This morning, driving to work, I was thinking about words I had written, on the topic of trauma, and wondering if seeing our world change so violently, so garishly, and with so much lavish destruction and construction has been a collective natural disaster of some sort, stunning us all into the quiet and abject terror of knowing that the world can and does end, that humans can and do wreck it.
I think sometimes, about what an actual grown-up might say to this preoccupation of mine, the fate of the world, the integrity of our story. “Get over it, it’s always been this way.”
There have always been people who tried to stop terrible things from happening, people that were concerned with terrible things happening.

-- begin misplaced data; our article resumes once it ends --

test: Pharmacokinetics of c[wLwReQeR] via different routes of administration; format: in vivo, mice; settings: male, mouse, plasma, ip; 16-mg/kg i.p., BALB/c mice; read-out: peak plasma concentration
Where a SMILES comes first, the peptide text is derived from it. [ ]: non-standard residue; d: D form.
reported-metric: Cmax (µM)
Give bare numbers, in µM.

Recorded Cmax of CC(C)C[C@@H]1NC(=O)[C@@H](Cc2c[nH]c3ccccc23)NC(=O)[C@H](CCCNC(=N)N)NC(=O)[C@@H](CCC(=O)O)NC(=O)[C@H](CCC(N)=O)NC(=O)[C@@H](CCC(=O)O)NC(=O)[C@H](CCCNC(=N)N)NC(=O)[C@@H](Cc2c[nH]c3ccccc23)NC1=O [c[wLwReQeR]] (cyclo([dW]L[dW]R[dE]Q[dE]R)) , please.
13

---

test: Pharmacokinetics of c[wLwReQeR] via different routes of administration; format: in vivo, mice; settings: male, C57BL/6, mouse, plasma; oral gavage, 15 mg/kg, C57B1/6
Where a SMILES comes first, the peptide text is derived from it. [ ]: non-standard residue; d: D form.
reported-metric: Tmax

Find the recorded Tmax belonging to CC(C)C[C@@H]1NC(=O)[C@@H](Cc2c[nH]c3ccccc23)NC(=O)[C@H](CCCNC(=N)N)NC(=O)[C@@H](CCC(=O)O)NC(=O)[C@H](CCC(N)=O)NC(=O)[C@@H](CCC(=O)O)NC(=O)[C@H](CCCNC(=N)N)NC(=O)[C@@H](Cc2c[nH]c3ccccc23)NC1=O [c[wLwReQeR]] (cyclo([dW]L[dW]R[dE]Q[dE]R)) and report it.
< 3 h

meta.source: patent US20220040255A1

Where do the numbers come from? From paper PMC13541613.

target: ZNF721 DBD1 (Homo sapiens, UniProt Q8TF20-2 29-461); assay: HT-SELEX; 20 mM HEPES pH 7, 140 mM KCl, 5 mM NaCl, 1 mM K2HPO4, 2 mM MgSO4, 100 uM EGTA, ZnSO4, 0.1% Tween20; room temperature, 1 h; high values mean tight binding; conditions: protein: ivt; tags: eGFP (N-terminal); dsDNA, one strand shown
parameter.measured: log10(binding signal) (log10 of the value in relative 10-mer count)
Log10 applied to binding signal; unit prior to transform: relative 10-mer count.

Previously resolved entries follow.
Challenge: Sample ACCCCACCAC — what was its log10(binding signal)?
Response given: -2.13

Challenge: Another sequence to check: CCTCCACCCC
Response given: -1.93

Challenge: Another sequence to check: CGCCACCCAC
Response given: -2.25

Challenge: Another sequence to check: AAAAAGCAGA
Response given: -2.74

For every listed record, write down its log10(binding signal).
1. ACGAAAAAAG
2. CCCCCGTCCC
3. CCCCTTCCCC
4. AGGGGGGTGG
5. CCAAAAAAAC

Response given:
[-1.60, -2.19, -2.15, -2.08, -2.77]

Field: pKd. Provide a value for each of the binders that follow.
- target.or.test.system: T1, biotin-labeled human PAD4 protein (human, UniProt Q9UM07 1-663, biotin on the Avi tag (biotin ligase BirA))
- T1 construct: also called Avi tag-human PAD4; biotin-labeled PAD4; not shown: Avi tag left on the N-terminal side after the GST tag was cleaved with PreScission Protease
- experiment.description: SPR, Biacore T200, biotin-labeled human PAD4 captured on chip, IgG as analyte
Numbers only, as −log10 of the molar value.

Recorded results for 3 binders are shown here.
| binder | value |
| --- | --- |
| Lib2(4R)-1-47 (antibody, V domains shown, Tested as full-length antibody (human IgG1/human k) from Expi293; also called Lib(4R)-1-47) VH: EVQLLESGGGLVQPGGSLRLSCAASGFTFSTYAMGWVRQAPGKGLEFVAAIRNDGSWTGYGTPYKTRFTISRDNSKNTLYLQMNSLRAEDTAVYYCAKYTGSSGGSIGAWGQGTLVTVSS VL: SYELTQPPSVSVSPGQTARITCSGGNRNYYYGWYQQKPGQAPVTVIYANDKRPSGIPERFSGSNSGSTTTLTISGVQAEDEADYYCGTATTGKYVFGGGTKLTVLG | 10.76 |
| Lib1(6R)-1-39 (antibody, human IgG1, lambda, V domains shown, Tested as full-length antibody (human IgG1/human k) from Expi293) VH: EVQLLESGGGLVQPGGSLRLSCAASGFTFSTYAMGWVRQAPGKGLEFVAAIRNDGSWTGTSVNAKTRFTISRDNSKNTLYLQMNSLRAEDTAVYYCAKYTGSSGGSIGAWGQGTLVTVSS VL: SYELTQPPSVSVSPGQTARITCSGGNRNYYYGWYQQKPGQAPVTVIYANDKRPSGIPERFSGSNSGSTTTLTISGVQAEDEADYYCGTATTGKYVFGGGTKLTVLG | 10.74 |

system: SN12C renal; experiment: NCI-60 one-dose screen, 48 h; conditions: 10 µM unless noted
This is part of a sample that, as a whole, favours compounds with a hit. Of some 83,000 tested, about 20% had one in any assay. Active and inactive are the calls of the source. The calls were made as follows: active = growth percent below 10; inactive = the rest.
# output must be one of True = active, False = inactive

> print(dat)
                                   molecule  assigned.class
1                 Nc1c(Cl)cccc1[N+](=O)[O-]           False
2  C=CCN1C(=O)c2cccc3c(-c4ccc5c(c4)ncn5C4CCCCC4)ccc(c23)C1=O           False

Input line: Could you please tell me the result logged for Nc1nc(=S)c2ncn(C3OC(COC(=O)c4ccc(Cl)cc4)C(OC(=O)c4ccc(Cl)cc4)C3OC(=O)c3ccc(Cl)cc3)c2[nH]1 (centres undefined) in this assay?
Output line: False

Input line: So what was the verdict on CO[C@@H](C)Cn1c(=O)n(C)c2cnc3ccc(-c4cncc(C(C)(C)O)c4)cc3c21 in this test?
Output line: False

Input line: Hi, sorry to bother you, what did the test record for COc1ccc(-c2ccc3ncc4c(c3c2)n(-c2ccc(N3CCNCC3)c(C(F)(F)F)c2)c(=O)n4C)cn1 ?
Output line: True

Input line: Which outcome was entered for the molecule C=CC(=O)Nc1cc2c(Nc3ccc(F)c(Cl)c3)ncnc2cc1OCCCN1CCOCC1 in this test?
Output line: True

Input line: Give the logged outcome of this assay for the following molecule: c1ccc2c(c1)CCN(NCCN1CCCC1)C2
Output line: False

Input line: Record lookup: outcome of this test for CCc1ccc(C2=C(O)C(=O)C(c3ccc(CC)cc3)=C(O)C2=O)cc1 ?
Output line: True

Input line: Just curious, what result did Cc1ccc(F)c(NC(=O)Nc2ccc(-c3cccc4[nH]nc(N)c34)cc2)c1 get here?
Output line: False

(Note regarding writing about psychosis: I have thought a lot lately about how truly difficult it will be to write about what was going through my mind at during peak and pivotal months. While I was careful to keep my reality well-cordoned from consensus reality, stowed for navigational purposes, it still became a little haphazard under the pressure of ideas and feelings and facts and fictions and all the ways they can collide. The experience definitely became a bit fractious. However, I remember most every bit quite clearly, except for the parts I can’t remember, which are muddled between shots and pills and bland walls, long halls. It wasn’t pacing. It was meditating. It was movement, it was hoping to find someone to talk to about anything. I do remember that quite clearly. It’s a bit of a curse of and a blessing to not be able to forget the details. One day, I am going to spend days and days and weeks writing the details as poems. That’s really the only way, poems and stories, only in those forms can the vast triumph/tragedy/triumph be captured. I have spent decades bounding back and forth between triumphant hope and a sense of tragedy.)